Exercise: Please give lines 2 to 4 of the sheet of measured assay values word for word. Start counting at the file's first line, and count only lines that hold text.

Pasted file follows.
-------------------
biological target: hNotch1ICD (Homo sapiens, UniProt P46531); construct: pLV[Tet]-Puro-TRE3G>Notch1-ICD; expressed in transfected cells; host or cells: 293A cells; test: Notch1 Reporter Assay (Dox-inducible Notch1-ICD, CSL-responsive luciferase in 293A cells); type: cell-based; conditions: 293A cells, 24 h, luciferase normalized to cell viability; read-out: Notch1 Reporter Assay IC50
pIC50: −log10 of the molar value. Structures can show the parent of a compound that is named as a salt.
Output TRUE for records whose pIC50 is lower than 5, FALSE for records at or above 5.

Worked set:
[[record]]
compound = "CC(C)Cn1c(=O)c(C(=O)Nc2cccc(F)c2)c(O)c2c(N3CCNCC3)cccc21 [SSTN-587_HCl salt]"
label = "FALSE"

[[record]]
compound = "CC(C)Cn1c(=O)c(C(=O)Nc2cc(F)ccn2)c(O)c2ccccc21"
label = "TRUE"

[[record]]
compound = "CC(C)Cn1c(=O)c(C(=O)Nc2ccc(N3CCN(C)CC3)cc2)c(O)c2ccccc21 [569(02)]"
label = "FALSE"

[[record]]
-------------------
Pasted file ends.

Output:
pIC50: −log10 of the molar value. Structures can show the parent of a compound that is named as a salt.
Output TRUE for records whose pIC50 is lower than 5, FALSE for records at or above 5.

Worked set: